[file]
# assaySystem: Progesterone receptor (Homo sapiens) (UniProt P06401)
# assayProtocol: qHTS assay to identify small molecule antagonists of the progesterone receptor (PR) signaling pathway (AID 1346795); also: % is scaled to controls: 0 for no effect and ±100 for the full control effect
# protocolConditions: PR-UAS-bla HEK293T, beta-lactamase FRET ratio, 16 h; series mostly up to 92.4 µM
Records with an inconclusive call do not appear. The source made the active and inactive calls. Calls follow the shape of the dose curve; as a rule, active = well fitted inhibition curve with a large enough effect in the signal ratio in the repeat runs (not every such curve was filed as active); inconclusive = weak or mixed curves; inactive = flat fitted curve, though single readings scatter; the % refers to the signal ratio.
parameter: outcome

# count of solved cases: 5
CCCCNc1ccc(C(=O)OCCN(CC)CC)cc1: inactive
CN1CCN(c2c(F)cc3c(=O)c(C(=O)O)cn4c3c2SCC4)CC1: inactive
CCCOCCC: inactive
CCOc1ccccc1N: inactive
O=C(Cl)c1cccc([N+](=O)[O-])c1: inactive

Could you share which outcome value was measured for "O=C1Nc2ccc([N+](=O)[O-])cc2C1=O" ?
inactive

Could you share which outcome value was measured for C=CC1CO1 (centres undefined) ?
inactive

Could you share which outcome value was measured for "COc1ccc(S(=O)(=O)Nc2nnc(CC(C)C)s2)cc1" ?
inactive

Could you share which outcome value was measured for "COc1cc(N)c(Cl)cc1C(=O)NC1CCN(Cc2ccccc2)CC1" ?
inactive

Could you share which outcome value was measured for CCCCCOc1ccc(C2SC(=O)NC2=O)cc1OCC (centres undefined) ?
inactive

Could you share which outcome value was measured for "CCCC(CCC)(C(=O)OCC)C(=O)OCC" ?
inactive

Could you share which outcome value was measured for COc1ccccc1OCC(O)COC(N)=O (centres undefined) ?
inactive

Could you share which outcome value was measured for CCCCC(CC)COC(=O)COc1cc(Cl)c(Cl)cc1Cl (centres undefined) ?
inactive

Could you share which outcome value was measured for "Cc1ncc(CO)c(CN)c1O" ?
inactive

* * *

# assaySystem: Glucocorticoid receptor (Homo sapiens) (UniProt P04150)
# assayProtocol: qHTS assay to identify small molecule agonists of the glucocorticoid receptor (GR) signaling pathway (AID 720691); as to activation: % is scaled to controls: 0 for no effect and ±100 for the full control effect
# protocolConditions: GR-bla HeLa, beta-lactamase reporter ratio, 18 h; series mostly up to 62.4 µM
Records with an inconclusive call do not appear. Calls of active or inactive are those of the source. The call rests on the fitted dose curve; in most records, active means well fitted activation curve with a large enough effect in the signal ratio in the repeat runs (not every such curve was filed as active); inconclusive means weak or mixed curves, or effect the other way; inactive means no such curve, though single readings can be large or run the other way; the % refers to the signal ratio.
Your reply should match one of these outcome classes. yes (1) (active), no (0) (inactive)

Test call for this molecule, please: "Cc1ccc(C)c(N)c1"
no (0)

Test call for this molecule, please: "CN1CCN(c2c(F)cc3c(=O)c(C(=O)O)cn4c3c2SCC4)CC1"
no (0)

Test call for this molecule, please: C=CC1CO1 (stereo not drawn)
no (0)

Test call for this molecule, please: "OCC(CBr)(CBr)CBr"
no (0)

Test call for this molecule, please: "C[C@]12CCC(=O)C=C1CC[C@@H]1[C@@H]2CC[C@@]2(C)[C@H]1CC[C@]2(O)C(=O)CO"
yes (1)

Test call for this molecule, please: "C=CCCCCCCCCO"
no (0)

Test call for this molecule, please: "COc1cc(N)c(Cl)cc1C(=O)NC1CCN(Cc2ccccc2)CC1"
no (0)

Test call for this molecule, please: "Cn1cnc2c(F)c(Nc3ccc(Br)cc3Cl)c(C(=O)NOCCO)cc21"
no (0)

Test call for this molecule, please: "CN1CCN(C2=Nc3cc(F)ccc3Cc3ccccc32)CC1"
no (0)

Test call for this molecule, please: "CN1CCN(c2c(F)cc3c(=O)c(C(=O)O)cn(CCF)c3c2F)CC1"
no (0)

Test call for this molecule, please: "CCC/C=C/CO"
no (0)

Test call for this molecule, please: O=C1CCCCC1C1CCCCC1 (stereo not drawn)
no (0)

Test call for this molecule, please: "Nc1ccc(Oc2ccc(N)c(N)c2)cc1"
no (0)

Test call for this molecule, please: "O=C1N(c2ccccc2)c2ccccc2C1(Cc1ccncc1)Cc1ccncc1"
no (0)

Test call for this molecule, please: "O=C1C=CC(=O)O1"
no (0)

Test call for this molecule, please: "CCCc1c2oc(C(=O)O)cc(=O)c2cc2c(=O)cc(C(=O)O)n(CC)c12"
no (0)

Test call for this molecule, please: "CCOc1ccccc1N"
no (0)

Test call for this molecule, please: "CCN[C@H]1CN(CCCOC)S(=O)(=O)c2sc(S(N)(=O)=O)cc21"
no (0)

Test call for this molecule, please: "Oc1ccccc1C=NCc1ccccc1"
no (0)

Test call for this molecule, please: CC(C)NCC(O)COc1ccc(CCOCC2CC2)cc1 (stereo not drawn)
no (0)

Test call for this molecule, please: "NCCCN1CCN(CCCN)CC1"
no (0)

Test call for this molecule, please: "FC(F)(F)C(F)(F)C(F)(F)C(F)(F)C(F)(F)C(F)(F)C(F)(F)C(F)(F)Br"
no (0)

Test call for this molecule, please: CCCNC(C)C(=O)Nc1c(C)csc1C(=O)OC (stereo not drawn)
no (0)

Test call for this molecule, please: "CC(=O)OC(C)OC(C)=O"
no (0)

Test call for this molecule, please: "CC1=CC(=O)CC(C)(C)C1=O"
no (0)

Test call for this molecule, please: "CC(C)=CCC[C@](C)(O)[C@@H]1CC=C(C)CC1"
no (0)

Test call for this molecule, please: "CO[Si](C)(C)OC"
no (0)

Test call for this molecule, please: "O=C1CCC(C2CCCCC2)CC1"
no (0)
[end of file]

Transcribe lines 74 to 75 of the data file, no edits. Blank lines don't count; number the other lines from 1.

Test call for this molecule, please: CC(C)NCC(O)COc1ccc(CCOCC2CC2)cc1 (stereo not drawn)
no (0)